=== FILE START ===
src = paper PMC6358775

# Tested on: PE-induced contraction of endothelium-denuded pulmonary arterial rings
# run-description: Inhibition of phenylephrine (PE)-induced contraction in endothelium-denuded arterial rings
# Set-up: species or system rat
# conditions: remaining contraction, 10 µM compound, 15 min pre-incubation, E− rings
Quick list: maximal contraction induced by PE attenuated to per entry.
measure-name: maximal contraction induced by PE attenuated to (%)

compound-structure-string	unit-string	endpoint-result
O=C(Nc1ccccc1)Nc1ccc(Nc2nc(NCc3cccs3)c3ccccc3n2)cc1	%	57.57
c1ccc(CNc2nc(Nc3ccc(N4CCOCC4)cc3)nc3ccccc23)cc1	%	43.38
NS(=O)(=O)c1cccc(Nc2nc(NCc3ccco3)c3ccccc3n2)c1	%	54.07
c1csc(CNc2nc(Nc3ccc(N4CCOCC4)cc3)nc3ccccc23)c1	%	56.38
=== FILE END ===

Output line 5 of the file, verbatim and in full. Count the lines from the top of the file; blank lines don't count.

# conditions: remaining contraction, 10 µM compound, 15 min pre-incubation, E− rings